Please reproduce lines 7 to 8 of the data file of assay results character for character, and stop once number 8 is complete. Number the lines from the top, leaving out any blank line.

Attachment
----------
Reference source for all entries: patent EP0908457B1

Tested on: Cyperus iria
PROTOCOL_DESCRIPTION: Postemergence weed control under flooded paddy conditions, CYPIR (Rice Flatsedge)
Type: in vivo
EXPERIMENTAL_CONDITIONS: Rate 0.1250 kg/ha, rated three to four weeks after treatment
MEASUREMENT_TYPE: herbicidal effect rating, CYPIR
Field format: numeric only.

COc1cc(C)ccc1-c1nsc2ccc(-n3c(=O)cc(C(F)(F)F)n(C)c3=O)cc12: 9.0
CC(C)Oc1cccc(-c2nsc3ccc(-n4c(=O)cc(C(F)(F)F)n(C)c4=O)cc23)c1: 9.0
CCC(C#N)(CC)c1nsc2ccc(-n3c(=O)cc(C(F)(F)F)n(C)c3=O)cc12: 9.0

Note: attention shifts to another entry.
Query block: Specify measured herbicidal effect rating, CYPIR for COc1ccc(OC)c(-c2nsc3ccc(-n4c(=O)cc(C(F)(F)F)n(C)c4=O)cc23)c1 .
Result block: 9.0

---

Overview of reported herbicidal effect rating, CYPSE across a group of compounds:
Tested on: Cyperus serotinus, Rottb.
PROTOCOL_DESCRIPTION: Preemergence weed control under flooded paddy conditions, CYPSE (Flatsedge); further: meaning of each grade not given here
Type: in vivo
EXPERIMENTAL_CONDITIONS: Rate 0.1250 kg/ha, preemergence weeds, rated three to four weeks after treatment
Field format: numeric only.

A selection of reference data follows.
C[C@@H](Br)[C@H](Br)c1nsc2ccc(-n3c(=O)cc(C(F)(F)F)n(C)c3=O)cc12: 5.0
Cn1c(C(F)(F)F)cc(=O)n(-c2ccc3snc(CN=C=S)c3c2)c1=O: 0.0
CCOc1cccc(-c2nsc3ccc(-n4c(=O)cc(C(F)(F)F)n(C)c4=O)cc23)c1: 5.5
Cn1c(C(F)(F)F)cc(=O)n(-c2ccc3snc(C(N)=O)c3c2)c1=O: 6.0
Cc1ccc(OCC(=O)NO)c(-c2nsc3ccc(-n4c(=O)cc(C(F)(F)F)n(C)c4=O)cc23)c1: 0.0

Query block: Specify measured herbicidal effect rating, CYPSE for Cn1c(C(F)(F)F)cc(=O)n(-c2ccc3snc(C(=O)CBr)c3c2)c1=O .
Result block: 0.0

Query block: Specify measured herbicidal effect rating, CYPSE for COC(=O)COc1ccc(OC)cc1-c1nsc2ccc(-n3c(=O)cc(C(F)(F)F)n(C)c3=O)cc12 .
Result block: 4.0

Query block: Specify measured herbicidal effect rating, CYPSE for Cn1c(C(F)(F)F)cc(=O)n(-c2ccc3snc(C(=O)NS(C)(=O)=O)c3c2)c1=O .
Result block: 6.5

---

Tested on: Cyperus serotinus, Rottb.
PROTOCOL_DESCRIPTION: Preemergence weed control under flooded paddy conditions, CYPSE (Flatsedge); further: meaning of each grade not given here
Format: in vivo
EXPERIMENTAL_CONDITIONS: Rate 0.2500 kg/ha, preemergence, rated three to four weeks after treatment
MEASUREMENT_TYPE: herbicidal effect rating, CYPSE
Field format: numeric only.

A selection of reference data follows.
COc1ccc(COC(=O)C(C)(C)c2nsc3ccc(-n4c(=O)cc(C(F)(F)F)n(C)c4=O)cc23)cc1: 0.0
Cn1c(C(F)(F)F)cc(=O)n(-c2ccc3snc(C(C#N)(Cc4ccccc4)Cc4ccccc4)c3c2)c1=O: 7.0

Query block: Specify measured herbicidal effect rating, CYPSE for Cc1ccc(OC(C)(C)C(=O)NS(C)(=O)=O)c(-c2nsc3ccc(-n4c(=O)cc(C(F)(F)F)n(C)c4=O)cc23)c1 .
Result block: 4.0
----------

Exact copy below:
Field format: numeric only.

COc1cc(C)ccc1-c1nsc2ccc(-n3c(=O)cc(C(F)(F)F)n(C)c3=O)cc12: 9.0